Non-Recourse Finance

What is 'Non-Recourse Finance'

Non-recourse finance is a loan where the lender is only entitled to repayment from the profits of the project the loan is funding, not from other assets of the borrower.

These types of projects are characterized by high capital expenditures, long loan periods and uncertain revenue streams. Analyzing non-recourse financing requires a sound knowledge of the underlying technical domain as well as financial modeling skills.

BREAKING DOWN 'Non-Recourse Finance'

Considered a fairly high-risk undertaking on the part of lenders, non-recourse financing does not include access to any of the borrowers' assets beyond the agreed upon collateral, even if they default on the loans. Payments on such loans can only be made as the funded projects generate revenue. Due to the uncertainty, loan periods are generally long to give ample time for projects to produce returns. Additionally, interest rates are generally higher on non-recourse loans, corresponding to the elevated risk involved. If projects produce no revenue during the loan periods, lenders receive no payments on the debt and cannot go after the borrowers for remaining balances after collateral is seized.

Examples of Recourse versus Non-Recourse Loans

If two people are looking to purchase large assets, such as a homes, and one receives a recourse loan and the other a non-recourse loan, the actions the financial institution can take against each borrower are different. In both cases, the homes may be used as collateral, meaning they can be seized should either borrower default. To recoup costs when the borrowers default, the financial institutions can attempt to sell the homes and use the sale price to pay down the associated debt. If the properties sell for less than the amount owed, the financial institution can pursue only the debtor with the recourse loan. The debtor with the non-recourse loan cannot be pursued for any additional payment beyond the seizure of the asset.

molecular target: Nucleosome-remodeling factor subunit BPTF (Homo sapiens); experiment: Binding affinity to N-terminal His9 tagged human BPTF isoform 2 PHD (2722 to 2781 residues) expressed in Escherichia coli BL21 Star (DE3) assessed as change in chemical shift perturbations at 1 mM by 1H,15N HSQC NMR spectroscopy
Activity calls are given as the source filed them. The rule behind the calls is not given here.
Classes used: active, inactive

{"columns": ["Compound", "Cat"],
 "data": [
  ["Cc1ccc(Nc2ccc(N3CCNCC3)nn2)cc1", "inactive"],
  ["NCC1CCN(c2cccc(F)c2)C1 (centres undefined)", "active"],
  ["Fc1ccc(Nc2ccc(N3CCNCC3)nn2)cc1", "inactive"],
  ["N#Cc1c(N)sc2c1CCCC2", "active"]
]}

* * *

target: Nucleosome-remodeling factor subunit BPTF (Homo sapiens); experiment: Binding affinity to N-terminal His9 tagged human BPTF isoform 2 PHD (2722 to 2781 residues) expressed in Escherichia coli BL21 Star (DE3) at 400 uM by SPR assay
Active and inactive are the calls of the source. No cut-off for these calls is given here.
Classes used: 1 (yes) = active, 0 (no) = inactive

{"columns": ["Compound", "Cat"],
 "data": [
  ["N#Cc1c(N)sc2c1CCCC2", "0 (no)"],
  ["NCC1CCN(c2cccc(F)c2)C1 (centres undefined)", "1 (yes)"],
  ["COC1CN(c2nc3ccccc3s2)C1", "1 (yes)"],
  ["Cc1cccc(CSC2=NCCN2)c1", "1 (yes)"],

Non-Recourse Loans and Tax Liability

With a recourse debt, if the financial institution forgives any part of the debt after the associated asset is seized and sold, the forgiven amount may be treated as ordinary income that the debtor must report to the Internal Revenue Service. In contrast, non-recourse loans are considered paid-in-full once the underlying asset is seized regardless of the price at which the asset is sold.

Recourse Loans and State Law

Whether individual or organization can enter into a recourse loan for a particular asset is often determined by state law. Some states, such as California, have strict regulations limiting the ability of financial institutions to issue recourse loans, especially for residential real estate purchases.

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